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Aspiration/Chronic Lung Disease

Children with CP and other chronic disorders are at risk for acute and chronic respiratory illness due to neurological and anatomical dysfunction. Recurrent pneumonia can be a frequent and often unrecognized sign of aspiration. Although pneumonia may occur as an isolated illness in any child, it should prompt consideration for further evaluation in a child with CP.

Factors contributing to aspiration in children with chronic illness include oral motor dysfunction, gastroesophageal reflux, sleep apnea, seizures, atelectasis/bronchiectasis, trachealmalacia, restrictive lung disease, airway hyposensitivity, ineffective cough, inadequate seating posture, and scoliosis.

Optimal management of the child includes:
  • Minimizing aspiration risk
  • Optimizing nutrition
  • Immunizing - including influenza and pneumococcal vaccines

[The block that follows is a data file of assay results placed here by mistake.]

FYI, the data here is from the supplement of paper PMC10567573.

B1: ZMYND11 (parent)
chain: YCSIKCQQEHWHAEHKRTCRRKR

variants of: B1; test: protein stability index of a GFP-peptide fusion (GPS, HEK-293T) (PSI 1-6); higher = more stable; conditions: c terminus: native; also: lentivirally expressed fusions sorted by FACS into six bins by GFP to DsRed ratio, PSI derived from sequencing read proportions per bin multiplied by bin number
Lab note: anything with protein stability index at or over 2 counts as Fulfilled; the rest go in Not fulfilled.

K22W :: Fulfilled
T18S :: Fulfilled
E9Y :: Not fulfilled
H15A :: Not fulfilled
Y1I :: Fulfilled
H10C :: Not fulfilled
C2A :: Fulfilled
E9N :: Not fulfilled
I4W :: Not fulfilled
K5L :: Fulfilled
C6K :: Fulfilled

• Ensuring good posture support in seating
  • Monitoring for scoliosis
  • Avoiding active/passive tobacco smoke
Monitor and manage problems associated with:
  • Dysphagia/aspiration
  • Gastroesophageal reflux
  • Sleep apnea/obstruction
  • Comorbid pulmonary conditions (e.g., asthma, allergies, bronchopulmonary dysplasia (BPD).
Refer to a pediatric gastroenterologist, pulmonologist, or sleep specialist for further evaluation and intervention if indicated.

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Authors & Reviewers

Initial publication: September 2008; last update/revision: August 2018
Current Authors and Reviewers:
Author: Lynne M. Kerr, MD, PhD
Reviewers: Lynne M. Kerr, MD, PhD
Meghan Candee, MD
Nicholas Johnson, MD